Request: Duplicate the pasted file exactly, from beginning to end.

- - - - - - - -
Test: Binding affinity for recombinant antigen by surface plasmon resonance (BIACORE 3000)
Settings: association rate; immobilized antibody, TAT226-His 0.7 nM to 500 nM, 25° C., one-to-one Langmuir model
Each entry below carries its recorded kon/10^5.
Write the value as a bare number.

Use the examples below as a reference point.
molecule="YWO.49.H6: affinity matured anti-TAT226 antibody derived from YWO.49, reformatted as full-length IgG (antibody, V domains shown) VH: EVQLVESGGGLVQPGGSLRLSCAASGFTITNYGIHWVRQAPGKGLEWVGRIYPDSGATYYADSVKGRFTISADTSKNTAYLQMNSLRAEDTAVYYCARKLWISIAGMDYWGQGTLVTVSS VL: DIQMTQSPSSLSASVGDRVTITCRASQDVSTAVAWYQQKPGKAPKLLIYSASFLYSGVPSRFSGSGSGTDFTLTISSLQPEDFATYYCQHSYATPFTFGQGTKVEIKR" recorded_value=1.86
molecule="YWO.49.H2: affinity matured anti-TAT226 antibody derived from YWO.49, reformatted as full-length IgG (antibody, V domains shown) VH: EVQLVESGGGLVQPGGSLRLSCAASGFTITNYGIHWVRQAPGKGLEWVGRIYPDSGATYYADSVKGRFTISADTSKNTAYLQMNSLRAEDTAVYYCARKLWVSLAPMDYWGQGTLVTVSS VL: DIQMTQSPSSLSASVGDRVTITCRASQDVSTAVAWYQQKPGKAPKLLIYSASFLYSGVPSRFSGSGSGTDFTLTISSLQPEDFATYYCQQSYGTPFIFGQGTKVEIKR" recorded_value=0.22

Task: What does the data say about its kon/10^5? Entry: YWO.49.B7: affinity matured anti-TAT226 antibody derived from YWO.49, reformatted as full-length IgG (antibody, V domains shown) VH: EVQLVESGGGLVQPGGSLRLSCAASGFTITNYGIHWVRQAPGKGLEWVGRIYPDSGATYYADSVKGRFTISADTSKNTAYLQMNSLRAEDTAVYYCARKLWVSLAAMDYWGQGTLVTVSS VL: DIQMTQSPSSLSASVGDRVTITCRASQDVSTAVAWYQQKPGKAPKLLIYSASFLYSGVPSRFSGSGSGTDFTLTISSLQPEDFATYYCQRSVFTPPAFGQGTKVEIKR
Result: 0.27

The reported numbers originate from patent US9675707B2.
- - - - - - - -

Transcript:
Test: Binding affinity for recombinant antigen by surface plasmon resonance (BIACORE 3000)
Settings: association rate; immobilized antibody, TAT226-His 0.7 nM to 500 nM, 25° C., one-to-one Langmuir model
Each entry below carries its recorded kon/10^5.
Write the value as a bare number.

Use the examples below as a reference point.
molecule="YWO.49.H6: affinity matured anti-TAT226 antibody derived from YWO.49, reformatted as full-length IgG (antibody, V domains shown) VH: EVQLVESGGGLVQPGGSLRLSCAASGFTITNYGIHWVRQAPGKGLEWVGRIYPDSGATYYADSVKGRFTISADTSKNTAYLQMNSLRAEDTAVYYCARKLWISIAGMDYWGQGTLVTVSS VL: DIQMTQSPSSLSASVGDRVTITCRASQDVSTAVAWYQQKPGKAPKLLIYSASFLYSGVPSRFSGSGSGTDFTLTISSLQPEDFATYYCQHSYATPFTFGQGTKVEIKR" recorded_value=1.86
molecule="YWO.49.H2: affinity matured anti-TAT226 antibody derived from YWO.49, reformatted as full-length IgG (antibody, V domains shown) VH: EVQLVESGGGLVQPGGSLRLSCAASGFTITNYGIHWVRQAPGKGLEWVGRIYPDSGATYYADSVKGRFTISADTSKNTAYLQMNSLRAEDTAVYYCARKLWVSLAPMDYWGQGTLVTVSS VL: DIQMTQSPSSLSASVGDRVTITCRASQDVSTAVAWYQQKPGKAPKLLIYSASFLYSGVPSRFSGSGSGTDFTLTISSLQPEDFATYYCQQSYGTPFIFGQGTKVEIKR" recorded_value=0.22

Task: What does the data say about its kon/10^5? Entry: YWO.49.B7: affinity matured anti-TAT226 antibody derived from YWO.49, reformatted as full-length IgG (antibody, V domains shown) VH: EVQLVESGGGLVQPGGSLRLSCAASGFTITNYGIHWVRQAPGKGLEWVGRIYPDSGATYYADSVKGRFTISADTSKNTAYLQMNSLRAEDTAVYYCARKLWVSLAAMDYWGQGTLVTVSS VL: DIQMTQSPSSLSASVGDRVTITCRASQDVSTAVAWYQQKPGKAPKLLIYSASFLYSGVPSRFSGSGSGTDFTLTISSLQPEDFATYYCQRSVFTPPAFGQGTKVEIKR
Result: 0.27

The reported numbers originate from patent US9675707B2.